This post will mark the end of the series of dives at Mount Gambier, and at the time it marked a particularly important couple of weeks in my life. I’ve mentioned it elsewhere but I’ve been drawn to cave diving since 2008 when I first read a 2005 article in Outside magazine about the drowning of Dave Shaw in Boesmangats the year before. It might sound odd to be drawn to a sport by an article detailing someone’s death doing it, but there’s no denying the extraordinary challenge and other-worldliness that diving in caves holds, or how well it was captured in Tim Zimmerman’s article.
I’ve been diving since I was 12, but my interest hit a peak in 2008 – I’d just left the mining industry and was looking for purpose, and found it by returning to an early love in a big way. Within 6 months I’d gone from an experienced recreational diver to a fully fledged Open Water Instructor with an array of specialties, and ventured into the the dizzying world of technical diving too: breathing exotic gas mixes and carrying a vast array of cylinders to dive to depths of 90m and beyond.
But the two things I wanted to explore in diving seemed to remain out of reach – diving a closed-circuit rebreather, and exploring caves. My Dad had proudly told me about his experiences doing both – growing up near Mount Gambier and diving in it’s caves in his teens, before using specialised rebreathers with the army. But in 2008 rebreathers weren’t being sold or taught by any dive shops in Perth (and only limited access in Australia generally) and no one had any interest in supporting my desires cave diving.
A little over 10 years later though, and the situation was both the same and considerably different. I was once again back in Perth, and once again looking for meaning… but at least rebreathers were well and truly supported now. The cave diving situation hadn’t changed though – no one I knew wanted to help, and while the dive store who’d taught me so much in 2008 had the WA representative for the Cave Diver’s Association of Australia (CDAA) listed as a cave instructor, he repeatedly brushed me off when I asked him to run a Basic Cave course.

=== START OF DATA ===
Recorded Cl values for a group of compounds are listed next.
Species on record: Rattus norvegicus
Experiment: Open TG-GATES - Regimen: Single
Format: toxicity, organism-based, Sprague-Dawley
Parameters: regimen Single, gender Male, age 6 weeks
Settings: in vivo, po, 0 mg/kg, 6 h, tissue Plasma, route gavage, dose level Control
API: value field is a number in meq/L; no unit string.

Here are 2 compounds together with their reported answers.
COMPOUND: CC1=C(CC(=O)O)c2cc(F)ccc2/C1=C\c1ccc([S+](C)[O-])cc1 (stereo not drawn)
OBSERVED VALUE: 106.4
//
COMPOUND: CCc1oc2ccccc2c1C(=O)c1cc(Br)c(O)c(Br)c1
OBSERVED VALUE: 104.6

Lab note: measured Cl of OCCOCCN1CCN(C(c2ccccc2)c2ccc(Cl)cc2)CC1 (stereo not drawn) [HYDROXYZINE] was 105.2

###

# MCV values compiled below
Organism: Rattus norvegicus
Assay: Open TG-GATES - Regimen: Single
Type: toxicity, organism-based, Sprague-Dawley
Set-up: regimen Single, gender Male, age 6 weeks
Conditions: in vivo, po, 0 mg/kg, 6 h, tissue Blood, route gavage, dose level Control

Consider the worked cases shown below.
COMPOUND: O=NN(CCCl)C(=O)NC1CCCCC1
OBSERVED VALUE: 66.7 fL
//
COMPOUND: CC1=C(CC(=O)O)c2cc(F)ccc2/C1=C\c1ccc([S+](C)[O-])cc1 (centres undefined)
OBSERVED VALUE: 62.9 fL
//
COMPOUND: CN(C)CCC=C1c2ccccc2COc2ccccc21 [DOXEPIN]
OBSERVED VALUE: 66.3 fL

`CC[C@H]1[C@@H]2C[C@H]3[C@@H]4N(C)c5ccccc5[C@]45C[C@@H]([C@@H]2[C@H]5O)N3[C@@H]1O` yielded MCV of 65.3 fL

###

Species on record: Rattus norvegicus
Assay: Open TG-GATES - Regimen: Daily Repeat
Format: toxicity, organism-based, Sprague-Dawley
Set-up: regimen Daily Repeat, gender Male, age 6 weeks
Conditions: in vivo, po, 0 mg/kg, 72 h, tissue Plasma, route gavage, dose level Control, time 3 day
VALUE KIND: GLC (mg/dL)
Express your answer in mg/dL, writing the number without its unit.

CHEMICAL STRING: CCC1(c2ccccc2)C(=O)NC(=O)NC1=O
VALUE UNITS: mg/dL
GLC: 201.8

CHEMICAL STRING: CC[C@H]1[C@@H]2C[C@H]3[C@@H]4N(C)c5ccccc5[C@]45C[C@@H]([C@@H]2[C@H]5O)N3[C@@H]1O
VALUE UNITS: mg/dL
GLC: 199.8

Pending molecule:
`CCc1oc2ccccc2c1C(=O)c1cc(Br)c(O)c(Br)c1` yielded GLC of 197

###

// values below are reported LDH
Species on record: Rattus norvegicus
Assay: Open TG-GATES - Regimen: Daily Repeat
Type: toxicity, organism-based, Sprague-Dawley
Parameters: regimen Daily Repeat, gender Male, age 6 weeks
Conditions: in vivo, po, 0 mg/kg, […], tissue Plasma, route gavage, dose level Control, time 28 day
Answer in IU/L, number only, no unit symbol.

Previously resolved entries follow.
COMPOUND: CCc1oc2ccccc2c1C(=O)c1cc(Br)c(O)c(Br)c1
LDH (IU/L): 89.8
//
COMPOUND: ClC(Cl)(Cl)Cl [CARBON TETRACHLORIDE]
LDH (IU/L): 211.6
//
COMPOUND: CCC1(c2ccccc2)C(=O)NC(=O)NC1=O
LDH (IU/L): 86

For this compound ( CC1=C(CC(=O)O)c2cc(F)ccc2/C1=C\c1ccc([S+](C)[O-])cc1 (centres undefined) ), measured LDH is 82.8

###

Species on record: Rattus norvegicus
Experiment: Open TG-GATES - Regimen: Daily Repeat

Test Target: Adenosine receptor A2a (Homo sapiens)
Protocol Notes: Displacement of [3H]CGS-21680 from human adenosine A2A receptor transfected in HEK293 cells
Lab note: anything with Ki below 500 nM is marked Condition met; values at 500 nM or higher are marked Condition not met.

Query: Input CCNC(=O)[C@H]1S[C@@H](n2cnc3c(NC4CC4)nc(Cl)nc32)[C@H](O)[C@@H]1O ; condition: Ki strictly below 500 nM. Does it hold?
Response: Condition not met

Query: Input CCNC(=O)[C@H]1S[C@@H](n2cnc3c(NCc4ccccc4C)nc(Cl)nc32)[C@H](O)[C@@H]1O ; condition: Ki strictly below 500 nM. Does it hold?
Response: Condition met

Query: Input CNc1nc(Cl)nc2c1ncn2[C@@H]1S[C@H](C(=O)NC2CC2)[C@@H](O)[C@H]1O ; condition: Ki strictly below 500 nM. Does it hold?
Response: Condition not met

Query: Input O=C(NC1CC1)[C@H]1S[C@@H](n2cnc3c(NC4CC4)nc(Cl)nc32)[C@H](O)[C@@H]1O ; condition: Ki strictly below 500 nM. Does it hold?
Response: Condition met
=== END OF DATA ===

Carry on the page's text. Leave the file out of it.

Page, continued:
When I grew frustrated and said I’d just go to Mount Gambier and do the course through Reef 2 Ridge instead, the WA rep just sneered… and I knew I simply had to organise it myself without expecting support from the folks I thought would help most. I flew into Adelaide, picked up a campervan, and drove it the 5 hours to Mount Gambier for the course.
The course (as you’ve probably already seen) was absolutely extraordinary, and all the videos you’ve seen so far are from the week after it – where I stuck around to experience as much as I could before flying back to Perth.
The last dive I did before leaving was at Picannine Ponds – the footage above. Diving at Piccy ponds is by permit only, and the booking timetable is strictly enforced with heavy on-the-spot fines for those who dive outside of their booking. Curt and I decided it’d be the perfect way to close out the adventure, and while it was an extraordinary dive, I think the myth around the beauty ofPiccy Ponds overshadowed the reality.
There’s some truly beautiful skylighting effects inside the Cathedral, but it wasn’t quite the extraordinary experience many had spoken about. Maybe the visibility wasn’t great the day we were there, maybe our expectations were too high, or maybe something else. But after a week of exploring sites like One Tree and Ela Elap, Picannine Ponds didn’t live up to our hopes.
That all said, Curt and I did have a lot of fun with the camera! I managed to capture an eel swimming all the way up to (and gently bumping into) the lens, as well as a couple of cheeky selfie shots on the float cam’s selfie stick. The footage isn’t as smooth as I might have liked, but it was still a lot of fun and ultimately we put the whole thing down to being an incredible learning experience: whether that’s learning to cave dive, letting go of old associations to do what lights you up, using equipment in different ways, or simply exploring a famous dive site for the first time 🙂
From next week I’ll be sharing the first of the incredible/terrifying footage I captured while exploring and eventually mapping an old coal mine about 2 hours south of Perth – in the meantime enjoy the last video from Mount Gambier until I return in August for my next cave diving course!